One-third of businesses have been the victim of crime in the last twelve months, a survey has found.
The Irish SME Association (ISME) published the results of its annual crime survey today which found that 34% of businesses have been impacted by crime in the last year, a 1% decrease on 2017 figures.
66% of respondents experienced more than two incidents, while 23% stated crime in their locality is ‘getting worse’.
41% of enterprises stated the direct cost of criminal activity was €1,000-€5,000, while 5% of business stated that direct cost was more than €10,000.
A quarter of businesses reported higher insurance premiums as a direct result of business crime, while 87% of SME business owners see the judicial system as ineffective.
Here are some of the other key findings:
- 15% of businesses were the victim of false personal injury claims
- 26% of businesses have experienced cyber-crime
- 43% have been the victim of credit card fraud
- 85% receive spam related emails
- The highest incidence of crime was reported in Leinster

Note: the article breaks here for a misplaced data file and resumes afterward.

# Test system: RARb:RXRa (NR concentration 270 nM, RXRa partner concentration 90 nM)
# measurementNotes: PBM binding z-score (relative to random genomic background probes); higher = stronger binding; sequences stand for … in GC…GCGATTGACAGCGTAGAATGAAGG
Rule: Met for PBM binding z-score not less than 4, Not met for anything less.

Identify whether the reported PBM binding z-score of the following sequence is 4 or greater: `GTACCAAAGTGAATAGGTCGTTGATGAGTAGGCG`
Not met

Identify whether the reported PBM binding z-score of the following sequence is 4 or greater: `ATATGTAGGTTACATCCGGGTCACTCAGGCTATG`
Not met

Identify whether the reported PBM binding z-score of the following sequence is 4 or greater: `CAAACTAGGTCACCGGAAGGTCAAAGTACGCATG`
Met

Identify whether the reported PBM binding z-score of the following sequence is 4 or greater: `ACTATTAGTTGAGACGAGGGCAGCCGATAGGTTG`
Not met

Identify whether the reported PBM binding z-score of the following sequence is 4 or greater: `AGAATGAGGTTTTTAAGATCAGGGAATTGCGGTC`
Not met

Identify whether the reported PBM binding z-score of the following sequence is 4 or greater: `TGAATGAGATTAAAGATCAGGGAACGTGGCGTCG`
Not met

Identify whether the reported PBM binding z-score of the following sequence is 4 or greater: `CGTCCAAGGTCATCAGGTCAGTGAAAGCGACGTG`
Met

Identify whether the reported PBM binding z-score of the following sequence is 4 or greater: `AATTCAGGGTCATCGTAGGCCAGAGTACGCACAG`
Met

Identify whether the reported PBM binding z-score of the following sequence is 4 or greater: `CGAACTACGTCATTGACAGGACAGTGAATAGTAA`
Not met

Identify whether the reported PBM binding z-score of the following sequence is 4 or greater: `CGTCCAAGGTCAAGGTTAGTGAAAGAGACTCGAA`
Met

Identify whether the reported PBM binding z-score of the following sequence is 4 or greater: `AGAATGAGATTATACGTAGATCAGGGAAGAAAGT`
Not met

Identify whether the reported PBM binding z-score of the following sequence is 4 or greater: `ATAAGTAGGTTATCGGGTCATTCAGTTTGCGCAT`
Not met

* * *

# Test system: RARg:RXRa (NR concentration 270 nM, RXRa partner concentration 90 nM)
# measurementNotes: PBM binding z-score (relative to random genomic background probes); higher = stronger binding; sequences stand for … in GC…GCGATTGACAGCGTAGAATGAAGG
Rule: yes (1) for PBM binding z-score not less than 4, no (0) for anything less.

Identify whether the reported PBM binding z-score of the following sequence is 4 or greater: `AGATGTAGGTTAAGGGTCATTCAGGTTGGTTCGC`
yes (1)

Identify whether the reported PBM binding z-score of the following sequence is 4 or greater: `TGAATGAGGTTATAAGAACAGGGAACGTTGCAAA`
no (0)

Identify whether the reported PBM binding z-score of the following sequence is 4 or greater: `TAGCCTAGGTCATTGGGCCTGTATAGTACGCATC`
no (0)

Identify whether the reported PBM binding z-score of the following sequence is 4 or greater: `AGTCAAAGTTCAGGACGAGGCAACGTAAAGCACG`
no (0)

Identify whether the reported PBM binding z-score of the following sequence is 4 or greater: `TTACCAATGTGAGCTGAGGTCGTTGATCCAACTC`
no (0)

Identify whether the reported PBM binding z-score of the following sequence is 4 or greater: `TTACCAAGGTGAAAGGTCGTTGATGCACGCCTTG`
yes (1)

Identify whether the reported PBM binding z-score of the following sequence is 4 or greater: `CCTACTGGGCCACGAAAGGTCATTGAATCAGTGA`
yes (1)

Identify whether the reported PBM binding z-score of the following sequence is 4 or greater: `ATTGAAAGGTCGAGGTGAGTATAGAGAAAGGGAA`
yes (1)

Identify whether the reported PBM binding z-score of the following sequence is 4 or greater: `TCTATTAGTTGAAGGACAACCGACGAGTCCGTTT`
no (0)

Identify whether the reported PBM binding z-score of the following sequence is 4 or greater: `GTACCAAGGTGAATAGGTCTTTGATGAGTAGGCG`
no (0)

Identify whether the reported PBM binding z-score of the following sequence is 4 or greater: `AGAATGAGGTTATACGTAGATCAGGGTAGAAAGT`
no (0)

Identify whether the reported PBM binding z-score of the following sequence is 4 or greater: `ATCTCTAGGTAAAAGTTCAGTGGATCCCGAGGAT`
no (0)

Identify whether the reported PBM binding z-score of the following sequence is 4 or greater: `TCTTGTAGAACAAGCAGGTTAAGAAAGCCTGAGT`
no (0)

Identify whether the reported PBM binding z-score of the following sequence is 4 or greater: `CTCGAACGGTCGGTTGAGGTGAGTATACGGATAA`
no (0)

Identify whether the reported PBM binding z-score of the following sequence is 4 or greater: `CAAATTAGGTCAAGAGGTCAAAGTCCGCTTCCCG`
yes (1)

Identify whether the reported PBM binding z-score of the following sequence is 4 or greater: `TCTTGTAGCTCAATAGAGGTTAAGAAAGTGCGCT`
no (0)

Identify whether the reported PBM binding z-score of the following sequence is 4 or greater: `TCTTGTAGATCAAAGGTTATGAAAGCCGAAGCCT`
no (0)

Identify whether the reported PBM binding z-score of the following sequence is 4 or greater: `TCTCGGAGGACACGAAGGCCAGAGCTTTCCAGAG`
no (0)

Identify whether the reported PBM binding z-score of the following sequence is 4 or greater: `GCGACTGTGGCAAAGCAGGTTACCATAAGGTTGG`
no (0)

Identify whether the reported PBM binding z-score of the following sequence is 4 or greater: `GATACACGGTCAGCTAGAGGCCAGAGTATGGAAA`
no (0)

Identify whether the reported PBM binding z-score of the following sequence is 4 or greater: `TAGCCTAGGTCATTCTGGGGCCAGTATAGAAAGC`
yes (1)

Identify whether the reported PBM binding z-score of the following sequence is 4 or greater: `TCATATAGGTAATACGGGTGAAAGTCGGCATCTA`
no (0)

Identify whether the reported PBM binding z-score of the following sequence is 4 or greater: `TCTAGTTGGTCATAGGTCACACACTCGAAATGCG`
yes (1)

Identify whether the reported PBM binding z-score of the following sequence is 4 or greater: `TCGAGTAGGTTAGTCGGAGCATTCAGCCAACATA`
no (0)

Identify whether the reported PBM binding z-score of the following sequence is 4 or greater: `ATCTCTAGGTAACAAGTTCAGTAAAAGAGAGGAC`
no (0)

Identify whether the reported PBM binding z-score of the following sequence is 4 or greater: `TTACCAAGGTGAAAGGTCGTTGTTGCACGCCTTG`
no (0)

- 18% reported that they would not report the crime for fear of higher insurance costs.
- 14% of businesses have had their social media hacked.
Our annual Business Crime Report is out today. Report shows business crime significantly impacting on #insurance premiums. Check out the full publication here: https://t.co/Td0q6H0Rds #BusinessCrime pic.twitter.com/MFPkBIOcTG
— ISME (@isme_ie) September 26, 2018
Commenting on today's report, ISME CEO Neil McDonnell said: “Today’s results highlight the threats facing business. Crime not only reduces profit and increases costs; it affects both corporate reputation and employee morale.”
“There are several concerns highlighted in today’s report. One particular area is the impact crime is having on insurance premiums. 18% of businesses would not report a crime for fear of increased insurance premiums; furthermore, 24% of businesses experienced higher insurance premiums as direct result of business crime."
We hope this report will maintain Government focus on crime against business and employers.
"We need much more aggressive enforcement against white-collar crime such as insurance fraud and cyber-crime,” he said.
The survey was conducted in the second week of September, with a 13% response rate from businesses.